What is the Citigroup stock-option strategy?

The Dow Jones Industrial Average has tumbled more than 900 points in late trading Friday after Citigroup rolled out a new stock-option strategy that many market watchers believe could destabilize the market. The move…

What is the Citigroup stock-option strategy?

The Dow Jones Industrial Average has tumbled more than 900 points in late trading Friday after Citigroup rolled out a new stock-option strategy that many market watchers believe could destabilize the market.

The move by the Citigroup index option desk — dubbed a “price move known as a verion” — or VMO, has already been used by the company, but investors feared that it might become widespread.

The strategy involves putting a wide swath of options contracts at different strike prices, which can be very popular during bullish market rallies. Some traders purchase a huge range of Puts on the Dow Jones Industrials (as seen in the chart below) in the expectation that the market will fall, then the market goes down, then the options contracts expire and the investor realizes a big gain from the stock options.

This type of strategy was criticized during the dot-com bubble in the late 1990s and mid-2000s for causing market “crashes” that caused considerable damage to investors’ portfolios.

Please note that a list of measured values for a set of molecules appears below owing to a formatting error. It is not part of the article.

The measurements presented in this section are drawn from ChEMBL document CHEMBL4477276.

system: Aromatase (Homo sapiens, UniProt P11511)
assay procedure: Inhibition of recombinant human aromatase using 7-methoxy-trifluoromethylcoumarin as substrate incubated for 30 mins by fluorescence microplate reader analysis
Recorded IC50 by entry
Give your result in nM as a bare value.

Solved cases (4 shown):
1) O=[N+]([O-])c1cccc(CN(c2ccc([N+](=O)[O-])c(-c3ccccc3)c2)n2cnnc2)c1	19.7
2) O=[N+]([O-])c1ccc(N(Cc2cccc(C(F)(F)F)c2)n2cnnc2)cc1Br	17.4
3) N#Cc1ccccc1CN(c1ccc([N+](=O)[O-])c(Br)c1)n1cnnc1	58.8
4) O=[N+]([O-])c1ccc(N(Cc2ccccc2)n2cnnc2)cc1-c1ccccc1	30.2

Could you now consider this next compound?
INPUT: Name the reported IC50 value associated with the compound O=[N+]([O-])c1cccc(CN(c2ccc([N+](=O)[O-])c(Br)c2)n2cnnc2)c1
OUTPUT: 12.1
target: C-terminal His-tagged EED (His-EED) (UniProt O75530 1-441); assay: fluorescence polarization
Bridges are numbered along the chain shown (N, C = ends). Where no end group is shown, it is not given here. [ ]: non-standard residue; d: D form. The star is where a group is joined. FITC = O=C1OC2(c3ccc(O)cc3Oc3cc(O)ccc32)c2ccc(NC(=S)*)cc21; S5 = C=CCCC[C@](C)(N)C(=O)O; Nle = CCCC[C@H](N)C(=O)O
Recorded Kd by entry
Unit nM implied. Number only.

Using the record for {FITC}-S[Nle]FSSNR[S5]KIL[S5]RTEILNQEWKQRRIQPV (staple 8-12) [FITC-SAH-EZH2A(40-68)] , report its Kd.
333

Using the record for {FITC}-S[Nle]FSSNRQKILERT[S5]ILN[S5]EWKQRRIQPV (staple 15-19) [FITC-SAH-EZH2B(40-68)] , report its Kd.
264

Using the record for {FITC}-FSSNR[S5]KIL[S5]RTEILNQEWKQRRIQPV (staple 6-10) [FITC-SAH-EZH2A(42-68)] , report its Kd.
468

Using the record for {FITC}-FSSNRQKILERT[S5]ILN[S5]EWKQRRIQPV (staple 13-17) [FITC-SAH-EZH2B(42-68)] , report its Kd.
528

After the announcement, Citigroup shares slumped after 10 minutes of trading. The company later offered a detailed explanation of the method’s strategy in a statement to the New York Times. The NYSE described the move to the WSJ.

Citigroup’s financial support teams throughout our company have previously used VMO strategies, including in August of 2017 and February of 2018, both when the Nasdaq had heightened trading volatility as a result of volatility in global equities markets. The strategies used in these 2017 and 2018 periods did not create a harmful market response or markets decline, nor are these the methods used today, nor are they unique to Citi.

Stocks were already sinking Friday after Dallas Federal Reserve Bank President Robert Kaplan said in a conference that a period of “more muted” growth on “an ongoing basis” is expected in the second half of the year.

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